The word ‘host’ can refer equally to anyone accommodating a houseguest, to the organiser of a group webchat, or to a person who has become possessed. All these meanings will come into play in Rob Savage’s Host, in which six friends, bored by the isolation of lockdown and eager for any kind of stimulation, agree to take part in an online séance run by the medium Seylan (Seylan Baxter). Much as the actors who play these six (Haley Bishop, Radina Drandova, Caroline Ward, Jemma Moore, Emma Louise Webb and Edward Linard – the first three of whom were also in Savage’s 2016 short Dawn of the Deaf) and lend them their forenames also conjure between them a credibly cosy friendship, the characters too will conjure from the ether a mischievously malevolent spirit (played by Frankenstein’s Creature himself, James Swanton) which insidiously transforms the safe-seeming interiors of their homes into a hallucinatory, hellish hangout space.
All this can be traced back to Michael Constanza’s groundbreaking low-budget The Collingswood Story (2002), whose footage is confined to the webcam view of two students in a long-distance relationship and the sinister psychic whom they contact online. Made before Skype had become mainstream, and before Youtube had even launched, Costanza’s prescient piece saw the potential for using a computer screen as the ‘live medium’ for intradiegetic camerawork, breaking down the comfortable barrier between horror’s viewers and characters. Eventually others would pick up this technologically driven subspecies of ‘found footage’, leading to films like Zachary Donohue’s The Den (aka Hacked, 2013), Nacho Vigalondo’s Open Windows (2014), Leo Gabriadze’s Unfriended (2014), Branden Kramer’s Ratter (2015), Aneesh Chaganty’s Searching (2018), Timur Bekmambetov’s Profile (2018) and Stephen Susco’s Unfriended: Dark Web (2018).
Co-written by Savage, Gemma Hurley and Jed Shepherd (with much improvisation from the cast), Host picks up the ‘webcam horror’ ball and rolls it further down the hallway, updating itself to the conference-calling capabilities of Zoom which, though available since 2013, has come into its own (and into all our homes) during this year’s Covid-19 crisis. So the familiarity in which Savage grounds his horror is the videotelephony technology which has formed a fundamental part of our social interactions over these last months – a gemütlich if glitchy platform which mediates our hopes and fears. Key to the effectiveness of Host is its immediacy: not just of the film’s explicit setting amid the conditions of the pandemic lockdown in which it was also remotely filmed; but also of its apparent unfolding in real time (although in multiple spaces). That everything transpires ‘live’ on a computer screen within the narrative, even as we watch the film on our own computer screens (Host has been released exclusively on Shudder‘s website), forces a close alignment between characters and viewers. We are welcomed in hospitably as a muted part of the convivial conversation, before becoming aware that we need not be the only ones lurking in the online shadows, and that we too might inadvertently be playing host to something unwelcome, be it a malicious hacker or a virus (whether computer or Corona) – or even an interdimensional demon.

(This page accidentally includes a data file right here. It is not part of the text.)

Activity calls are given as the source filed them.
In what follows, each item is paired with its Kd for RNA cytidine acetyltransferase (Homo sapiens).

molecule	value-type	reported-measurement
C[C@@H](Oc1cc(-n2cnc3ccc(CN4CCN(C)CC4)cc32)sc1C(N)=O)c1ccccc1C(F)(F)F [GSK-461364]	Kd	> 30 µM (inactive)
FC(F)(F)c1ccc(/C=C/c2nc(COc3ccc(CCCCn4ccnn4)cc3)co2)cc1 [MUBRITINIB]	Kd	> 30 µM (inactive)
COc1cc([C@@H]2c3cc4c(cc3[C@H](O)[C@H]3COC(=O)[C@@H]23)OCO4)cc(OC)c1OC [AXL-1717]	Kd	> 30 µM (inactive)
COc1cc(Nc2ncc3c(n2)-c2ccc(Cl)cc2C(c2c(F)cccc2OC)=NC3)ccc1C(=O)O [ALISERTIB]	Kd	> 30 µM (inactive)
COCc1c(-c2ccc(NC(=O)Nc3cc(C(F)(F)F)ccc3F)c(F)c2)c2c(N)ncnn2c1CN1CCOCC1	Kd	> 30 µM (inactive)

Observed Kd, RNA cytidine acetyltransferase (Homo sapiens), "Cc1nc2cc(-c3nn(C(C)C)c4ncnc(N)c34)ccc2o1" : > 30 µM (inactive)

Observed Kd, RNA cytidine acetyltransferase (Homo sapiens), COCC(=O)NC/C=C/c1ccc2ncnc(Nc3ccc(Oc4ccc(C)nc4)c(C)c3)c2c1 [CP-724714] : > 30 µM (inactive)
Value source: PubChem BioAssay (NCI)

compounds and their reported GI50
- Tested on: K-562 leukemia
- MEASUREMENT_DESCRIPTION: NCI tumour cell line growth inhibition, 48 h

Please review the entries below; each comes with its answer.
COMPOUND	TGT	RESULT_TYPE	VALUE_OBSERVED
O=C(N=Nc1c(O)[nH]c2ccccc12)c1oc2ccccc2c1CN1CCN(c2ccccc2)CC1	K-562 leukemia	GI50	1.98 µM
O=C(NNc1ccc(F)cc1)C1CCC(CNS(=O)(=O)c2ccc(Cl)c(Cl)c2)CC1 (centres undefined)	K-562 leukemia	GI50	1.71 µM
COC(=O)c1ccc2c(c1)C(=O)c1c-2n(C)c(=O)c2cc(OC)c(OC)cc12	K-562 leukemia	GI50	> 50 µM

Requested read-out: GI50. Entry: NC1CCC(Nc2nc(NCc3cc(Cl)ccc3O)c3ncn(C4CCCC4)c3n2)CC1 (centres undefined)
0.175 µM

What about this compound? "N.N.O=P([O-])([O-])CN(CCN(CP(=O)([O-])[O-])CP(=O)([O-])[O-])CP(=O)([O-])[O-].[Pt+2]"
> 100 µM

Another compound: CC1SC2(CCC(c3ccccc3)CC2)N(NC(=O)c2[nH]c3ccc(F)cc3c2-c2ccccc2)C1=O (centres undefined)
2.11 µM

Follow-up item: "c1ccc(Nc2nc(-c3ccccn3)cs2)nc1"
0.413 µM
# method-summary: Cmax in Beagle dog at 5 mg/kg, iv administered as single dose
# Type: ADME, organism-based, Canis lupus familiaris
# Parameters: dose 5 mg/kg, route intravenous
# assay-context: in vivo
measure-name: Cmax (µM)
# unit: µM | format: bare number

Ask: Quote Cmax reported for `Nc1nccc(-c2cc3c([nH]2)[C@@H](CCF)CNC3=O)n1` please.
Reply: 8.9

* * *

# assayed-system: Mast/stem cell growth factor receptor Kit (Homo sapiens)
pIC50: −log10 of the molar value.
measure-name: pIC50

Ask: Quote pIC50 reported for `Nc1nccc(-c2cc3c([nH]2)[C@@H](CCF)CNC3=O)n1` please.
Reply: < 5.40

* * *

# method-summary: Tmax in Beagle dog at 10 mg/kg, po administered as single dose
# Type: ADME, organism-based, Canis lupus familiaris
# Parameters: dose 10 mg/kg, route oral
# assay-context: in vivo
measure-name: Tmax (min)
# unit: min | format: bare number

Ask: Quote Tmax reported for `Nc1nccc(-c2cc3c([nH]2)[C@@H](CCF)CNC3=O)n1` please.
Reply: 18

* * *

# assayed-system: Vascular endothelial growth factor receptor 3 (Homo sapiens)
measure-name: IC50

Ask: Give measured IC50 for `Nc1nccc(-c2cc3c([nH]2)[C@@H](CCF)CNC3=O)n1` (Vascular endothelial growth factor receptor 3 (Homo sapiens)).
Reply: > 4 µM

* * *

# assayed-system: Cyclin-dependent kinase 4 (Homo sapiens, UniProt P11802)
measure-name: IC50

Savage expertly handles the escalation of these uncanny home invasions, letting viewers share the characters’ growing sense of unease, disorientation and blind panic, while also modulating our reactions to what is occurring on-screen by constantly showing us the alarmed, helpless faces of the other characters (themselves viewers) whenever any of their number is seen suffering something horrific and irrational. The ‘boo’ moments here – the initial fakeouts, the sudden loud noises, the creepy corridors, closets and lofts, the moving furniture, the bodies dragged into the darkness or suspended in the air – will be recognisable from countless other horror titles, but what refreshes them here (apart from their accomplished execution) is the Zoom interface itself, which is entirely of the moment, making the medium very much a part of the message. If that message is that we should be very careful dabbling online in the dark arts, it may just come too late for anyone who is already streaming Savage’s own dark art on their digital device.
This lockdown movie certainly comes with topical relevance in the here and now, at a time when we all feel housebound, trapped and prey to forces (both external and internal) beyond our control – but compellingly naturalistic performances (in what will turn out to be unnaturalistic circumstances) and some very well-constructed scares seem likely to secure this film’s future as well. For Host, like what we witness in one character’s exploratory trip to her attic, has legs…
© Anton Bitel